After having increased almost 60% from its March lows of this year, at the current price of $51 per share, Comcast stock (NASDAQ: CMCSA) looks slightly overvalued. CMCSA stock increased from $32 to $51 off the recent bottom, similar to the S&P which increased by around 60% from its recent lows. The rise in stock price was mainly driven by the Fed’s stimulus measures. Additionally, the company’s foray into streaming with the launch of Peacock in mid-2020 also helped boost the stock price as streaming demand has been high during the pandemic. Though streaming will continue to perform well despite rising Covid cases, recovery in Comcast’s traditional businesses like cable and theme parks will take longer than earlier expected. With the stock more than 10% above its December 2019 level after a sharp rise over recent months, we believe it has a slight downside and will likely drop below $50 in the near term. Our dashboard What Factors Drove 28% Change In Comcast Stock Between 2017 And Now? has the underlying numbers.
Some of the stock price rise between 2017-2019 is justified by the roughly 28% growth seen in Comcast’s revenues during this period. However, this effect was partially offset by a drop in P/S multiple from 2.2x in 2017 to 1.9x in 2019. The multiple declined as the company’s margins deteriorated over recent years. Despite higher revenues, net income margin fell in 2018 (due to base effect – tax benefits received in 2017) and remained flat in 2019. The P/S multiple dropped further in early 2020 after the outbreak of the coronavirus crisis, but has recovered over recent months and currently stands at little over 2x. We believe that the fears of a second Covid wave and delayed recovery will lead to a slight decline in the company’s P/S multiple which will settle a little below 2x, leading to a lower stock price.
Where is the stock headed?
The global spread of coronavirus led to lockdown in various cities across the globe, which has affected industrial and economic activity. Due to lockdown in almost all major cities over the globe, film shooting has been halted while amusement parks have been shut for months. The company’s traditional key revenue sources – theatrical, theme parks, etc – had come to a virtual halt due to the pandemic. Additionally, the cord-cutting has led to a drop in Cable TV and advertising demand, affecting revenue projections. This was evident in the Q2 and Q3 2020 results of the company where Comcast’s revenues declined 12% and 5%, respectively.
Though recently there have been signs of reopening of the economy and lifting of lockdowns which led to a surge in the stock price, theatrical releases and reopening of theme parks will still take some more time to get back on track. Also, the recent surge in Covid positive cases in the US could prove to be an impediment in the path of the company’s healthy growth as re-imposition of lockdowns will lead to a further decrease in the revenue growth outlook. Our dashboard Trends In U.S. Covid-19 Cases provides an overview of how the pandemic has been spreading in the U.S. and contrasts with trends in Brazil and Russia. The company is focusing on streaming, with Peacock making a good debut with it currently having 22 million subscribers since its launch in July 2020. Though streaming will continue to enjoy high demand, another Covid wave and lockdown could put Comcast’s primary businesses at a meaningful risk.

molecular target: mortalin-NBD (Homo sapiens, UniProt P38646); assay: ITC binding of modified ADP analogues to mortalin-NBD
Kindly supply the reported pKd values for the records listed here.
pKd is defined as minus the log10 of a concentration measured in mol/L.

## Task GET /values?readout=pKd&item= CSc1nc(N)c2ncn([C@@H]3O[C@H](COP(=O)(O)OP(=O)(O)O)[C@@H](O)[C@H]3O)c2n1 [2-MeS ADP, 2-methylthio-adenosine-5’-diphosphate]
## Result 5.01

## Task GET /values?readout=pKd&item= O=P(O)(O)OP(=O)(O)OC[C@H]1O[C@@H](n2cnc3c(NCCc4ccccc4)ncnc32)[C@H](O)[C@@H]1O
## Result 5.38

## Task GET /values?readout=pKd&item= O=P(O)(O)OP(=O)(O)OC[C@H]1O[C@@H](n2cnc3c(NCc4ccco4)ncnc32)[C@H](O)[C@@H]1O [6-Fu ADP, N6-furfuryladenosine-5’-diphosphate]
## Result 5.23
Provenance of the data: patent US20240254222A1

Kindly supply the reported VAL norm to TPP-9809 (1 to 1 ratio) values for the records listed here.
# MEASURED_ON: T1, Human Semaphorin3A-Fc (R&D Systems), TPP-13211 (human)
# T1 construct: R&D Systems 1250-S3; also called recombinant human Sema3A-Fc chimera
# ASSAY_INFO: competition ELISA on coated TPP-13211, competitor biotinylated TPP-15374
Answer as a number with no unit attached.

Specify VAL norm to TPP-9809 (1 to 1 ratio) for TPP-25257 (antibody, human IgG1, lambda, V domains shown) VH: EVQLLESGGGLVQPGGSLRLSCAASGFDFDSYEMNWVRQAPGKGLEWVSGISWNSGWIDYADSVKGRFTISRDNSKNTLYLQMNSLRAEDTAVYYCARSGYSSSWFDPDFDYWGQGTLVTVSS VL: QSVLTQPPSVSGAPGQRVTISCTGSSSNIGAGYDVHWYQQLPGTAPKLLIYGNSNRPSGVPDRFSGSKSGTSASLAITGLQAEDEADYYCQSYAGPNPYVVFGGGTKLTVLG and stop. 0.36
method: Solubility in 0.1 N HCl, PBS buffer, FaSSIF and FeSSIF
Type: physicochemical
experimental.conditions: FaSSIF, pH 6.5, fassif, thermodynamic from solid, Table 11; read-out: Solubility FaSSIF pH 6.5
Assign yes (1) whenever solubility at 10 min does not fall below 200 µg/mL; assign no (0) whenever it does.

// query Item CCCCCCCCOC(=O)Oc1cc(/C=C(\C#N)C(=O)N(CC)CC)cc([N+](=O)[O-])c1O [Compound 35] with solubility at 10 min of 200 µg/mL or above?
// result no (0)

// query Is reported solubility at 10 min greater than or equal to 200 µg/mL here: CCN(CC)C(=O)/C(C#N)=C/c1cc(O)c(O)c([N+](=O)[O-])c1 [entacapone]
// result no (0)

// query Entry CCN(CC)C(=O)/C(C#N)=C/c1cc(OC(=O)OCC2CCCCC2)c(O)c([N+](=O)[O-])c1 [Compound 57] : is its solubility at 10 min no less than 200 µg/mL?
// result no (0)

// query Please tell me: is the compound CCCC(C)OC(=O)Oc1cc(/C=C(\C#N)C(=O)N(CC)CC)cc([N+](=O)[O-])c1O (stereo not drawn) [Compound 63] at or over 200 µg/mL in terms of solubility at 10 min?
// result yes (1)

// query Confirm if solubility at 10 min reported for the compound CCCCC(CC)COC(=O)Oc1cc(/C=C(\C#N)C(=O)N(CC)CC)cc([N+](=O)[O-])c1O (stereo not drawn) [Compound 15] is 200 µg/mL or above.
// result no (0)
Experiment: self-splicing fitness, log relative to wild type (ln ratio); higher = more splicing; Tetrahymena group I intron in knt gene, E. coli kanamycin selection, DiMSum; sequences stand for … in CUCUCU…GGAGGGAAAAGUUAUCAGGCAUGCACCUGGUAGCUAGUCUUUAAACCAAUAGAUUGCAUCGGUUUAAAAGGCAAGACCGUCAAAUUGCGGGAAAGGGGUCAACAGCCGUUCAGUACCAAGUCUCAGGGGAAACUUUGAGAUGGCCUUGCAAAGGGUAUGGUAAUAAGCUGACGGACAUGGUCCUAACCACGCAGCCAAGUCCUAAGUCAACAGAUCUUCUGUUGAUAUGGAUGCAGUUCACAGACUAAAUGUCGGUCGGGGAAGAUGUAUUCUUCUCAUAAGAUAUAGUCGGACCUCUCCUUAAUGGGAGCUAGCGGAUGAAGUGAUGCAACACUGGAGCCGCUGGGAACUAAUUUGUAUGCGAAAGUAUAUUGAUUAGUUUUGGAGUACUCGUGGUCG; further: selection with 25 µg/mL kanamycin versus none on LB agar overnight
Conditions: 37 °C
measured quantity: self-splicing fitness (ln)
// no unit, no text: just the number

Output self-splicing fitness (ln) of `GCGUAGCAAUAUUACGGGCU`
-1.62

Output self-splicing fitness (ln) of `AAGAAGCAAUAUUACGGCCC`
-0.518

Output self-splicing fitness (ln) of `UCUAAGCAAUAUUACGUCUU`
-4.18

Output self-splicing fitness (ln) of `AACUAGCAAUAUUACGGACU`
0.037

We believe that the market has been slightly over enthusiastic about Comcast’s stock. Unless the advertising, theme parks, and cable revenues get back on track, we will not see major revenue growth in 2021, while earnings will also remain subdued. A delayed recovery would mean reduction in the P/S multiple. Thus, we believe that, along with streaming, recovery in the traditional business segments is key to Comcast stock sustaining itself at its current level, which looks unlikely in the near term. As per Trefis, Comcast’s valuation works out to $49 per share, which means that the stock is currently overvalued and is likely to see a marginal drop in the near term.
For further perspective of the streaming world, see how Disney compares with Netflix.
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